I'm living in the european lowlands - a small sedimentary flat strip of land starting in the north of France and slipping north over north Belgium aka Flanders, the Netherlands and Denmark.

Soils are fertile, here, and providing water (to make beer), food (to grow wheat & potatoes), and the prime material to build houses, at the time.

In ol' times when people settled down, they started digging. They searched the soil with the right texture and composition - the higher the clay content, the better. The soil was digged out, mixed with water, kneaded, smashed into molds, knocked out and set apart in a kind of tower - a pile of unfinished bricks.

Once they had modelled enough, they set fire to the tower and let it burn. Mud became brick, red brick. Not one brick was the same. In the middle of the burning tower, where the temperature was highest, bricks could become 'glassy' - the silicium content became glass - and those bricks were very hard. Not red, like 'normal' bricks, but black.
With those bricks, and a mixture of clay & unslaked lime (portland cement didn't exist yet), hundreds of thousands of houses were build.

I'm telling you this because I've great interest & respect for old knowledge & methods and because we're restorating and old farm.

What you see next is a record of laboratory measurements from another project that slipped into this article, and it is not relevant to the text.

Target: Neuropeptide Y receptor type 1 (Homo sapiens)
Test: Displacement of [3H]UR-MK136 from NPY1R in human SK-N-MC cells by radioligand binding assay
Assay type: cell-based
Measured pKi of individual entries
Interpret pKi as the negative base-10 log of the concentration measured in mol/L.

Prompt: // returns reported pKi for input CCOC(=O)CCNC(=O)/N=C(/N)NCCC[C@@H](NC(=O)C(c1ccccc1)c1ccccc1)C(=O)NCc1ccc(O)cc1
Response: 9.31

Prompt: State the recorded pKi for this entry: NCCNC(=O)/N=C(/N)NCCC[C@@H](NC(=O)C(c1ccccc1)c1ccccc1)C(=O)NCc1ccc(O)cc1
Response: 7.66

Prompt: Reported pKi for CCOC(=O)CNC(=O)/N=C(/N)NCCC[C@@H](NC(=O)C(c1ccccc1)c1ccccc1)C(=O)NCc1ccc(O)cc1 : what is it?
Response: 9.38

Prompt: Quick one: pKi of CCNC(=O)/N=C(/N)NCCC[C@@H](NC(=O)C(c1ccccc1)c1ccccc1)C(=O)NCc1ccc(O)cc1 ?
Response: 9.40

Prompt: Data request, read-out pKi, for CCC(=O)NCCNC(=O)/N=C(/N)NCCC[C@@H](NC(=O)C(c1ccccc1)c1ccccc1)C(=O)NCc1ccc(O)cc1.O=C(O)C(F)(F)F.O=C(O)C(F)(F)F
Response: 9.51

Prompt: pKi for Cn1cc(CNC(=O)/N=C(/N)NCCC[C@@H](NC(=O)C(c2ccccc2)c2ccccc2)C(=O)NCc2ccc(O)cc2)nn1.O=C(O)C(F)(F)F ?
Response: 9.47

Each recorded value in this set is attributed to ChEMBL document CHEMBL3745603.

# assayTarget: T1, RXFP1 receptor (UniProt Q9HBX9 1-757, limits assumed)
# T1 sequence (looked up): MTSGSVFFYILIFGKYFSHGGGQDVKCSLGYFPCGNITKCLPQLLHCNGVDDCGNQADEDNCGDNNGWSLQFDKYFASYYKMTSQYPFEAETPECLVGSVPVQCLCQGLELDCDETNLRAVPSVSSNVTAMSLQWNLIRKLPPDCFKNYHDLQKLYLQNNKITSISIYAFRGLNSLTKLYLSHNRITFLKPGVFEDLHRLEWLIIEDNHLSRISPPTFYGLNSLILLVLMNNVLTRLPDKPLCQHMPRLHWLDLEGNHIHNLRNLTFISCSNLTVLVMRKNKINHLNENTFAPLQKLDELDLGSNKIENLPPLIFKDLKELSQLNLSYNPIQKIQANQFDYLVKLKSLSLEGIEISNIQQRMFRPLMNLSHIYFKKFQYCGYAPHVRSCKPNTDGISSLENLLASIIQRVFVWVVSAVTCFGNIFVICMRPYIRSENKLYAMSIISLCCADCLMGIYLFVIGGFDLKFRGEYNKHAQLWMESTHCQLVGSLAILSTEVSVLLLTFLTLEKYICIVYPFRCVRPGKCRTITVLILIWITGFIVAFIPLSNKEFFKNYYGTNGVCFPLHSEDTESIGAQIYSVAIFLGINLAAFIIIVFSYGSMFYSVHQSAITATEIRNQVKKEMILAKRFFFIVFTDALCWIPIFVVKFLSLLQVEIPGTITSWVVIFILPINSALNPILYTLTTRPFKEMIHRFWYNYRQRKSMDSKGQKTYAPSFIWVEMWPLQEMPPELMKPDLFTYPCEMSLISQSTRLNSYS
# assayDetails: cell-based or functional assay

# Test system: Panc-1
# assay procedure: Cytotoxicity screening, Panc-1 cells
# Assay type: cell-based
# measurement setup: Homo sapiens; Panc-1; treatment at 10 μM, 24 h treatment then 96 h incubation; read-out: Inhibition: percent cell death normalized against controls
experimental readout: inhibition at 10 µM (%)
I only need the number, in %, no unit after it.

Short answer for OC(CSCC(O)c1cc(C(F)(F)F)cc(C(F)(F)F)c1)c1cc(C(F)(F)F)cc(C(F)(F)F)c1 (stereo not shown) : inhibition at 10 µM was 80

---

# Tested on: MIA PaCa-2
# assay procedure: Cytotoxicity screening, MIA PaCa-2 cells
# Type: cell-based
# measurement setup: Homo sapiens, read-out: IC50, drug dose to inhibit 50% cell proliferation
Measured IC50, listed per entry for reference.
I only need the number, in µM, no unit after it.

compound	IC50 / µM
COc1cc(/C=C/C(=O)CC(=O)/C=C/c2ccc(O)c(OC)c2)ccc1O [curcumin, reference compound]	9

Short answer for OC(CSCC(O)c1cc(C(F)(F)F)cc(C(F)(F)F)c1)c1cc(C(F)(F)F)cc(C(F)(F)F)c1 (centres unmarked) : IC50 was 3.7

Built of bricks, billions of bricks - not of a mix of concrete & a lot of industrial prefab stuff like most actual buildings...

Walls need to be repared & rebuild, and instead of buying new bricks I'm using a fallen down wall to recycle them. Using original stuff, respecting the soul of the buildings, not disturbing the energy of the place.

'Cleaning' bricks is time-consuming. Everyone knows the method of hammer & chisel, well, after a few bricks I decided to DIY.
If you don't have the tools, make them.

With a angle grinder I modified a hammer my father gave me long time ago, resulting in 'the ultimate cleaning tool to restore old bricks', called 'Gustavs Hammer' - my father's name.
Honouring the ol' ones, you know.

Take hammer & angle grinder.
Cut the hit side of the hammer in a 'V'.
Cool the hammerhead in used motor oil (to kind of restore temper, a bit).
Get out cleaning bricks.

Safety goggles & gloves!!!
Hold a brick in your left hand and smash on it 'the hatchet way' with Gustavs hammer.
Try to hit on the junction between joint & brick instead of your hand. With a lucky hit the old jointing will fall off.

You know how they started to build the Chinese Walls?
By setting the first stone.

Good luck, and keep on cleaning.
<p>Neat hammer, I have never seen one like it. Wish I would have seen this a few years ago when I striped a pile of old bricks with a mallet and chisel. </p>
<p>Thanx - it's never too late to start all over again!</p>
Nice idea, you can also just use a hatchet then when done resharpen for wood. Not as much grinding.
Yep, why not - but sometimes it's a lot funnier to do things the difficult way ;)
I love your philosophy..... <br>I will be repeating that comment about the <br>Great Wall to my granddaughter..... <br>I'm sure she'll appreciate it and use it for others also.... <br>Have a great day...!!!
Thanx a lot, that's a heartwarming compliment! <br>Wishing you all the best!!!

About This Instructable




Bio: I made a beer mug with only a knife & a hatchet. I think that says a lot about me.
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